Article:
But Rea was dealing with a shoulder problem all season long that appeared to get worse as the year progressed. While he hit .249 overall, he only hit .188 in SEC play and struck out 35 times in 101 at-bats.
Part of the reason the strikeouts were so high is due to Rea not laying off the off-speed pitches, especially ones in the dirt. Some of that may have been due to his shoulder problem, but more likely it was simply due to a young hitter facing college pitching for the first time.
Really, it's not surprising he struggled during the season. I saw him have similar struggles during MSU's 2011 fall scrimmages. Although strikeouts weren't a problem in those games (he had 4 Ks), Rea hit just .233 in 42 at-bats against MSU pitching. He also hit just 1 double and 1 home run while knocking in 4 RBI.
As the stats show, those struggles continued into the spring of 2012.
Fast-forward to the 2012 fall scrimmages and you saw a dramatic improvement in Rea's hitting.
In 41 scrimmage at-bats he hit .415, an improvement of 182 percentage points in his batting average, compared to the fall of 2011. He also hit 5 doubles and 3 home runs while knocking in 13 RBI. He was also the second leading hitter, batting average-wise, during fall scrimmages.
Another notable improvement during the fall was how he did when thrown off-speed pitches. During the scrimmages, I keep a record of each pitch thrown (including what type pitch and the velocity of each pitch) against each hitter.
Rea was thrown 74 off-speed pitches. He had a total of 6 swing and misses, which is about 8%. He fouled off 14 pitches and took 10 call strikes. 16 of the 74 pitches were called balls. He was hit by two of the pitches. He hit 6 of the pitches for routine outs and also hit 3 line drive outs. He also had 7 base hits, 2 of which were doubles and 2 that were home runs. He knocked in 8 runs with the 7 hits. He struck out just 2 times on off-speed pitches.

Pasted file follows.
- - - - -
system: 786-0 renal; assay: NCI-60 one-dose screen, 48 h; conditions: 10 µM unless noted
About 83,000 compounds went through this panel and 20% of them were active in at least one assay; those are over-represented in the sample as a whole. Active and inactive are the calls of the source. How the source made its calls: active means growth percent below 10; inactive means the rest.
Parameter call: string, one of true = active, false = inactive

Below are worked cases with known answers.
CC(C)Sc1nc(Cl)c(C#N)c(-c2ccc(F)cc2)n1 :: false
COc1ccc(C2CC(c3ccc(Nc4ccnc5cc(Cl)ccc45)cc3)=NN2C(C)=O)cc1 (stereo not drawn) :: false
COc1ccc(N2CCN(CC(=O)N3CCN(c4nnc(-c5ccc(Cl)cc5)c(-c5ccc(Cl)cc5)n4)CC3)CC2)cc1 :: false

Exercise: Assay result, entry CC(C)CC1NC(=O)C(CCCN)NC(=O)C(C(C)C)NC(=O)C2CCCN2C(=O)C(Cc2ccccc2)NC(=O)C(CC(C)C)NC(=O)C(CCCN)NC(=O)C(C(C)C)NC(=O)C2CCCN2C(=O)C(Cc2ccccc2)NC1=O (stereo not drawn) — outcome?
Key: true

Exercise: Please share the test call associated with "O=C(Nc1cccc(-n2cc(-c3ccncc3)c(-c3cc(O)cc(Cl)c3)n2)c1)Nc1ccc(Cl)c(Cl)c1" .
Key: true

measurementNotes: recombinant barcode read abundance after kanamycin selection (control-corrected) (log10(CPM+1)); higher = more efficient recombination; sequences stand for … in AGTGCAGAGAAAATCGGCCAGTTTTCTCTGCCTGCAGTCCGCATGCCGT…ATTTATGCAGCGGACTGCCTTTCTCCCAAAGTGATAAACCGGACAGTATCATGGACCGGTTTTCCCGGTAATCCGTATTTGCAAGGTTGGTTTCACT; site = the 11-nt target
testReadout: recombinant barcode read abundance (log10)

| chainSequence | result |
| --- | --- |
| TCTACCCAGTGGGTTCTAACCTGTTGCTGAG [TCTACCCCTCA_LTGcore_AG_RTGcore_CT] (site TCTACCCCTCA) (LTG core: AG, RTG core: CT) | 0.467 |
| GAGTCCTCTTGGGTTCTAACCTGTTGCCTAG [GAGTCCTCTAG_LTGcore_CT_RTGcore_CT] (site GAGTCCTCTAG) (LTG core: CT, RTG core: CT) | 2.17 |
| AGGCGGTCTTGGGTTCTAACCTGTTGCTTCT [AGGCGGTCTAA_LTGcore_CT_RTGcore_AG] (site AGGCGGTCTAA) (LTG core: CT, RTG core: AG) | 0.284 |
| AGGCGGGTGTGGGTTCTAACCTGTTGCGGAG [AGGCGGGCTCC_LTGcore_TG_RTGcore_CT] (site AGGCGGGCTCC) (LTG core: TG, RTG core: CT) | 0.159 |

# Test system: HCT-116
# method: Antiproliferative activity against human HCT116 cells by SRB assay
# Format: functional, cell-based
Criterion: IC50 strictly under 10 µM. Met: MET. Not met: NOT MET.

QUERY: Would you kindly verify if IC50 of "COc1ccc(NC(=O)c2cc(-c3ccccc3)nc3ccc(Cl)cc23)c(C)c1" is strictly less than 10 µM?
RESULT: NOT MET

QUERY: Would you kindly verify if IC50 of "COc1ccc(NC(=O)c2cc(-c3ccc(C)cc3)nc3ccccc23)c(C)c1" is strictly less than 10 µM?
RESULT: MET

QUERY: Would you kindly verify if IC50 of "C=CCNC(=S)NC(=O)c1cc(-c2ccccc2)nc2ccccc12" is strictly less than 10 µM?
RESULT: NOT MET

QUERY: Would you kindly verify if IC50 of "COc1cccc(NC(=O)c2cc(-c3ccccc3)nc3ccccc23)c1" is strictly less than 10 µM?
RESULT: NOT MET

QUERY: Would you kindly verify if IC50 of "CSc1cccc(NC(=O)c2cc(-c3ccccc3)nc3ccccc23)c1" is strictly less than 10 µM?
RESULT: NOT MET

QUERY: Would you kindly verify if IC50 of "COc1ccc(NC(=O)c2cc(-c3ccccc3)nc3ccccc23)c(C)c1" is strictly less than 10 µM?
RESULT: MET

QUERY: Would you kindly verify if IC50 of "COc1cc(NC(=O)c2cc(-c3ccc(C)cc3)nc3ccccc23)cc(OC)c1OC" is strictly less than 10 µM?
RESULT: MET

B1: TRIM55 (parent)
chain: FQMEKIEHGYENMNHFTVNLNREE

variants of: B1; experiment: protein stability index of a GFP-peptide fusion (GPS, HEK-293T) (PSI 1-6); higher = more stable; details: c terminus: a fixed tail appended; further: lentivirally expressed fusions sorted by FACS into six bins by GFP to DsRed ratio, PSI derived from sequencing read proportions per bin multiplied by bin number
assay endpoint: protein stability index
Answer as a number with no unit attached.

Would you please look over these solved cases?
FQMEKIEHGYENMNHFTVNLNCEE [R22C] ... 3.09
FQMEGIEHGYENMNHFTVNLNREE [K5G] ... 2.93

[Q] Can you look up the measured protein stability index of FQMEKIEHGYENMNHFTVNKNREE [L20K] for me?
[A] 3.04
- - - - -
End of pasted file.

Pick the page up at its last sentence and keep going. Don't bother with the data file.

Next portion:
To take that a step farther, during the fall, when he was thrown an off-speed pitch with 2 strikes on him, he had 4 hits in 15 at-bats, an average of .267. He also put the ball in play 6 other times (2 that were line drive outs), while walking twice and being hit by a pitch once. When you add the hits, walks and being hit by a pitch, his on-base percentage was .467. He only struck out twice in those 15 at-bats.
Although this may not mean anything, it's still noteworthy to mention. In the fall of 2010 scrimmages, the second leading hitter on the team, batting average-wise, was Jarrod Parks, who hit .373. In the fall of 2011, the leading hitter was Adam Frazier, who hit .411. Parks followed that fall by hitting .363 during the 2011 season, the best on the team. And Frazier hit .371 last season, also the best on the team.
All of those stats and historic facts lead me to believe Wes Rea will be MSU's most improved hitter this season.